It is impossible to pick up a government report these days without the terms 'partnership', 'teamwork' and 'joined-up working' leaping off almost every page. For all the new-found enthusiasm for them, none of these notions is new, as numerous articles published in HSJ alone testify. Indeed, there is much about the language of working together that induces a big yawn. After all, we've been here many times before over the past quarter-century, notwithstanding shifts in language.
Yet, depressingly, the debate rarely gets beyond first essentials.
This is so despite the existence of a robust evidence base identifying the criteria governing effective partnerships. Is the problem simply a deep-seated inability to act on the evidence? Is it a development deficit insofar as those entrusted with making partnerships work lack the qualities needed to secure sustainable joined-up working?
Or is there a deeper reason?
The problem probably has its roots in all of these factors, but maybe more attention should be accorded the last. The thought is triggered by Richard Sennett's penetrating essay The Corrosion of Character, which amounts to a critique of modern capitalism and market relations.
1In a discourse on 'teamwork', Sennett asserts that it 'takes us into that domain of demeaning superficiality which besets the modern workplace'. He observes that groups tend to hold together through keeping to the surface of things - 'shared superficiality keeps people together by avoiding difficult, divisive, personal questions'.
What no longer exists is the notion of 'authority'. The result is power without it. The fiction is maintained that everyone is a member of the team or partnership and on the same side. It is as if organisational politics were a foreign concept.
The 'leader', a term Sennett claims is the 'most cunning word in the modern management lexicon', is someone who is on your side rather than your boss' exercising power over you.
You do not have to agree with the entirety of Sennett's thesis to share his discomfort about the nature, and beguiling appeal, of teamwork and partnerships.
Might the endless exhortations to work together simply be (or become) another form of oppression and suppression in which authority is concealed from view by soothing blandishments about everyone being united in a common purpose, whether it be the ending of health inequalities or prevention of 'bed blocking' through improved co-operation across the health-social care divide?
Deep, lasting partnerships can only be established where there are stable long-term relationships and real trust can emerge. But all the pressures associated with short-term deadlines, and the demand for instant results, militate against such partnerships being given a fair wind. Perhaps we should be more honest about the likelihood of such partnerships failing other than in exceptional circumstances.
Need partnership working be so demeaning or might it be possible to make a virtue of the short-termism and opportunism that are more general characteristics of our relationships, whether public or private? We should avoid the search for perfection driving out what might still be an improvement on existing practice.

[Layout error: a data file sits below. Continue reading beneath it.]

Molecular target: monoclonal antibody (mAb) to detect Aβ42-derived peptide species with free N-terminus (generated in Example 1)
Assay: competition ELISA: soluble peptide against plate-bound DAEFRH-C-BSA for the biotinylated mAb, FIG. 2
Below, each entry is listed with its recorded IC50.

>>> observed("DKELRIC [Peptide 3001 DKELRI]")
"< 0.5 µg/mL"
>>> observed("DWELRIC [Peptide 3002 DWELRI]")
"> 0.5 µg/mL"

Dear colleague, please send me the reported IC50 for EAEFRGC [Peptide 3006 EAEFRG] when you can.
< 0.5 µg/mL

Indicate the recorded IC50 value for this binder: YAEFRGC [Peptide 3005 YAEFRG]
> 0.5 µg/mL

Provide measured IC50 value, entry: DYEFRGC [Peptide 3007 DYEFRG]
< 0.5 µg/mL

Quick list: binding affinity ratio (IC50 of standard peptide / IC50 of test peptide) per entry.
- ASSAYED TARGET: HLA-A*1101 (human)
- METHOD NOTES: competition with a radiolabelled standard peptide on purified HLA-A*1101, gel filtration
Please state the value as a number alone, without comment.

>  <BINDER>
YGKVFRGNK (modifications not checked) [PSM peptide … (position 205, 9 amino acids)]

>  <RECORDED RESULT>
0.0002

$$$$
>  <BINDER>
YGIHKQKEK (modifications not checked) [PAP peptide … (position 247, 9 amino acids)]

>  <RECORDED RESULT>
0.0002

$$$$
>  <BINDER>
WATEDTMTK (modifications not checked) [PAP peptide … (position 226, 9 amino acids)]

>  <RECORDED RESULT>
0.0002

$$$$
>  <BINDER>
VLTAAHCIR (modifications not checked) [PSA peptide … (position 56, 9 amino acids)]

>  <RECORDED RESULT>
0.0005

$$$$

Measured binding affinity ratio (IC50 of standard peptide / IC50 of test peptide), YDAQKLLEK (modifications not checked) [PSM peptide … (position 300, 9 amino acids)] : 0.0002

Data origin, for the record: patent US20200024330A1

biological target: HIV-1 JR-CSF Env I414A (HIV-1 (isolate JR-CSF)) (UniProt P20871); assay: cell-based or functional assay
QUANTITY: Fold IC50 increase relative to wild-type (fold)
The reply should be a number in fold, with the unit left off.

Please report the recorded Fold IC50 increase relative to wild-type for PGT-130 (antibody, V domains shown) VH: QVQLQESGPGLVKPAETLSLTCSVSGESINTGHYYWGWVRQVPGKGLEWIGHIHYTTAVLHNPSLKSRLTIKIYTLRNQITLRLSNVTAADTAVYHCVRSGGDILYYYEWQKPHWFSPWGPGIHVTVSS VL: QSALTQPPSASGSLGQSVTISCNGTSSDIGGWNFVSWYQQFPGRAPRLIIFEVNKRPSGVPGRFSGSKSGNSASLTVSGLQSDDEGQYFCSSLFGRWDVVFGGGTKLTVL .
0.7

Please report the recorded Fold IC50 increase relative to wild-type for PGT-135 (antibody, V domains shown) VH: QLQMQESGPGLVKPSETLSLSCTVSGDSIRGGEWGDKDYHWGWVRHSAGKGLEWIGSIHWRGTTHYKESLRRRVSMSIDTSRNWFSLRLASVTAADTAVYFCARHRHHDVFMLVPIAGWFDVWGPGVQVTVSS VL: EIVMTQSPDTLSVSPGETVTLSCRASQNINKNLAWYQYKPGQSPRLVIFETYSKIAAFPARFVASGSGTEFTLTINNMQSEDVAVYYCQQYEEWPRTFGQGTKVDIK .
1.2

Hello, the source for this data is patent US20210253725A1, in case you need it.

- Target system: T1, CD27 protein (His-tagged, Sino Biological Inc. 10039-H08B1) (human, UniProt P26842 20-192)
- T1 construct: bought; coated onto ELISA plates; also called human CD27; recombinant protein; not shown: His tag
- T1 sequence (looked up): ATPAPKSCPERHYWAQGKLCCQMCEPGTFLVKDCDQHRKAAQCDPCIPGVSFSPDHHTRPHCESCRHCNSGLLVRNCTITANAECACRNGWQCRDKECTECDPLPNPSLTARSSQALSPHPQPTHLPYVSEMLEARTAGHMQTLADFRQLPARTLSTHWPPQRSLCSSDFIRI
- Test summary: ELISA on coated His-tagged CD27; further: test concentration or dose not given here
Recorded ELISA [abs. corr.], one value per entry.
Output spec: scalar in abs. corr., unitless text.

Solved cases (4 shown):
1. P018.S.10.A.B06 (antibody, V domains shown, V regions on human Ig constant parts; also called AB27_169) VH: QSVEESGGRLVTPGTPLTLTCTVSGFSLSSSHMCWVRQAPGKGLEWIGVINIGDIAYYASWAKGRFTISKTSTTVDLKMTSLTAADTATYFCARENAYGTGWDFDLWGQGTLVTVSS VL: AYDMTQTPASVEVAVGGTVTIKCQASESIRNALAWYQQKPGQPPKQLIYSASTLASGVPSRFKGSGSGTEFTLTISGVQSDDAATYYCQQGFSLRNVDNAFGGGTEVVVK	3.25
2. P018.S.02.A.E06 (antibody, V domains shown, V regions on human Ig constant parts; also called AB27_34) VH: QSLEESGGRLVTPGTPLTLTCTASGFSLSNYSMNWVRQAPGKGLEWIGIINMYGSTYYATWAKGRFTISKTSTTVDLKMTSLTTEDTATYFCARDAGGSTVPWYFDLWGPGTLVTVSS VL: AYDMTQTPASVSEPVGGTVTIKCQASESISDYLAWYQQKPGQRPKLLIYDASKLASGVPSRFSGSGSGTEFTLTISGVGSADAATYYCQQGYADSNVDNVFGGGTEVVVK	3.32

We place intolerable and unattainable expectations on working together. But why should we expect more from partnerships than we expect from other facets of our working or private lives?
In contrast to perfect partnerships, we might stand a better chance of success if we settled for 'co-operative partnerships'. These have been defined as partnerships in which there is a recognition of enlightened self-interest and where partners can pursue their own goals most effectively by cooperating with others.
Such partnerships have been called 'low-maintenance partnerships' because minimal time and effort is expended on them.
Of course, the risk with cooperative partnerships is that they remain at the level of superficiality and do not tackle the hard issues. At best, however, they are a stage along the way to 'co-ordinating partnerships' based on mutual trust and a deeper level of understanding. At worst, working together may go no deeper, though it may still yield useful benefits.
It is naive and a huge waste of resources and effort to believe that the hard issues can be tackled simply through legislating for working together or by establishing new structures, such as care trusts.
We need to be clear about what working together is intended to achieve by way of added value and improved outcomes, and be clear about who is accountable for results. It is all too easy to fudge this issue in a partnership or team and talk loosely about 'facilitators' and 'process managers' who are not truly engaged with achieving better outcomes for people. As an end in itself, working together is a rather nebulous form of self indulgence. It has to have grip and be judged according to the results it achieves.
A further twist is evident in the fashionable promotion of public-private partnerships across the public sector. How does the traditional public service ethos square with the new capitalism and its indifference to those it employs and readily disposes of as required? Such an ethos surely runs counter to the essence of what true partnership working is intended to mean, which is about genuine caring for one another.
Better, then, to drop the pretence that working together is anything other than a more sophisticated form of exploitation. Or is that being too cynical?